Tuesday, March 23, 2010

ANC Youth League President Julius Malema Says 'White Boer' Reporters Are Out to Get Him

Malema: 'White boer' reporters are out to get me


ANC Youth League president Julius Malema believes "white boer" journalists are conspiring against him, 702 Eye Witness News reported on Monday.

Addressing young people at a Human Rights Day rally in Mafikeng, Malema criticised what he called "white boer" journalists and claimed they had a vendetta against him.

702 reported that Malema told the crowd that white journalists knew nothing about the struggle for freedom.

He also said that African journalists were being undermined.

Malema said in his address that the Sharpeville uprising of 1960 -- which later became a massacre when police opened fire and killed 69 people protesting the pass laws -- was organised by the ANC, but hijacked by the Pan Africanist Congress.

Malema told the crowd they needed to learn the correct history of the country.

The youth league president also reiterated his call for the nationalisation of mines, telling the Mafikeng residents that they should own the minerals of their region.


Two opposition leaders took potshots at Malema during a special Human Rights Day debate in a joint sitting of both houses of Parliament on March 16.

Pieter Mulder, the leader of the Freedom Front Plus, who is also deputy minister for agriculture and fisheries in the Zuma Cabinet, said that Malema is an ill-disciplined, rude and conflict-seeking juvenile.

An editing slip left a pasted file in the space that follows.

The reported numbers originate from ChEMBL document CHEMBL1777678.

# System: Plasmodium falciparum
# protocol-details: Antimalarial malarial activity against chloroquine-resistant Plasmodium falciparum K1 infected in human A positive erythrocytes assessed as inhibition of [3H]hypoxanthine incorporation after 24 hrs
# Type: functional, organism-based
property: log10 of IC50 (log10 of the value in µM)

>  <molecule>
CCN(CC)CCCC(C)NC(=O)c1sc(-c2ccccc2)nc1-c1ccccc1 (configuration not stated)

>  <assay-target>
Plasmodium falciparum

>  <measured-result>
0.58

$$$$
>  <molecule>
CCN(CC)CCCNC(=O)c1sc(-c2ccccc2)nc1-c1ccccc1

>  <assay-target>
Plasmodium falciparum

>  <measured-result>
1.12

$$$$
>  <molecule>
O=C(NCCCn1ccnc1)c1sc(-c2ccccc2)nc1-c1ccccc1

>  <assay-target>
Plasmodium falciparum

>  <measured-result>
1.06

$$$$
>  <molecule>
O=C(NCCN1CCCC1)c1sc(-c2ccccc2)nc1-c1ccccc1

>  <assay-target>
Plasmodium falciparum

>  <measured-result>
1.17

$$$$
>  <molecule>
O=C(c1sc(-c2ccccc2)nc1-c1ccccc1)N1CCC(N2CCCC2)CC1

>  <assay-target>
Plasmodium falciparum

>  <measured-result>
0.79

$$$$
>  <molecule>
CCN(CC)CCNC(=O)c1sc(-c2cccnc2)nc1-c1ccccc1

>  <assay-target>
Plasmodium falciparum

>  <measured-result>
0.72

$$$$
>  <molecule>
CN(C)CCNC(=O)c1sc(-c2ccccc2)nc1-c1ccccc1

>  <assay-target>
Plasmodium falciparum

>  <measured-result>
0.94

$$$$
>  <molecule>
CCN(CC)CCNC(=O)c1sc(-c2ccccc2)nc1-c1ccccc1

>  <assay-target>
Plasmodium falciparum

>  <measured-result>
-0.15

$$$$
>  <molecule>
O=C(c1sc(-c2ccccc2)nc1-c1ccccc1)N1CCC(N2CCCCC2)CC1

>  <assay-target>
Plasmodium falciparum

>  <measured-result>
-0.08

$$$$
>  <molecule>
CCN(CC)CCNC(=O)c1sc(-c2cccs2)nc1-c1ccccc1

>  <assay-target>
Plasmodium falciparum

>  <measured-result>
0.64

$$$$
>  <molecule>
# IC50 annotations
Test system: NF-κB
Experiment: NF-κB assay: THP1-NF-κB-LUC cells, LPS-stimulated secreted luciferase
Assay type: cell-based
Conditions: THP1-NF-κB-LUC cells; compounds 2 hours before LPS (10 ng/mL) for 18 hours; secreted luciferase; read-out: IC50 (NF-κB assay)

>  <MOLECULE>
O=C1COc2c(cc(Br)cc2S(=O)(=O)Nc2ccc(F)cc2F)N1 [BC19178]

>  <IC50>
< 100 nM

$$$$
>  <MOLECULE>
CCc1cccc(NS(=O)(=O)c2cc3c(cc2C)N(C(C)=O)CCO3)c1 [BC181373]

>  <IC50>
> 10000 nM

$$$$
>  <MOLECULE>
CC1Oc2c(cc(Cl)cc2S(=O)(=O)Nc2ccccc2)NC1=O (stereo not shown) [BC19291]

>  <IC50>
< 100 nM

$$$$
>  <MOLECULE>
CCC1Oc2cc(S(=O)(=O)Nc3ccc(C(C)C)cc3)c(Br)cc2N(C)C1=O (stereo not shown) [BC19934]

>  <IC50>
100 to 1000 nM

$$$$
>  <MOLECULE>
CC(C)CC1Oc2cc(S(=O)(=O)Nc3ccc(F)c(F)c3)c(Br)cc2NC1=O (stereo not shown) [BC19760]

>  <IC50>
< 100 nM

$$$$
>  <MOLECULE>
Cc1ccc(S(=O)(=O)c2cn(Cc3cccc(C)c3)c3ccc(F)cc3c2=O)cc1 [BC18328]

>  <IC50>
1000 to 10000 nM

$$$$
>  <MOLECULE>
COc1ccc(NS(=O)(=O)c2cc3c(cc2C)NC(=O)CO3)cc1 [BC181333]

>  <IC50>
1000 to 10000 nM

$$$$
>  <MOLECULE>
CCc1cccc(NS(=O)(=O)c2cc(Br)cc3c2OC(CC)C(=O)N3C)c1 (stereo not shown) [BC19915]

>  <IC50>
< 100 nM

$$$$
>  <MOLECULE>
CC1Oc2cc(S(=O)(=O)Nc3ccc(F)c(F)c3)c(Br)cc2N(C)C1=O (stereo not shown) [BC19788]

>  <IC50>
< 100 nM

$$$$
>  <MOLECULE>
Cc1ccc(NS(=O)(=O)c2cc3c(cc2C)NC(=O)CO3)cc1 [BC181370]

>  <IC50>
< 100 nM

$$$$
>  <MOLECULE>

"He is not only an embarrassment to the ANC, but to the whole of South Africa," Mulder said. "He mocks each one of the ANC leaders who sit in Parliament. Why does the ANC not act against him? Are you scared of him? Do you not have the courage to, in the interest of South Africa, call him to order?"

Helen Zille, leader of the Democratic Alliance and Premier of the Western Cape, spoke to the joint sitting about George Orwell's concept of "doublethink". "This involves holding two contradictory ideas in one's head at the same time and believing both of them," she said.

"Doublethink involves distorting history and reality -- and then denying the distortion so that you can believe your own propaganda."

'The irony was lost on Malema'

Zille said: "Take Julius Malema propagating the nationalisation of mines, even as he brokers lucrative private mining deals to enrich himself. Or his advice to the youth of South Africa. Only a year ago, Malema said: 'You must never role model a rich person who can't explain how they got rich. In the ANC we must not have corrupt people as role models. Corrupt means a simple thing -- you can't explain the big amount in your bank account. In less than a year, you have got everything.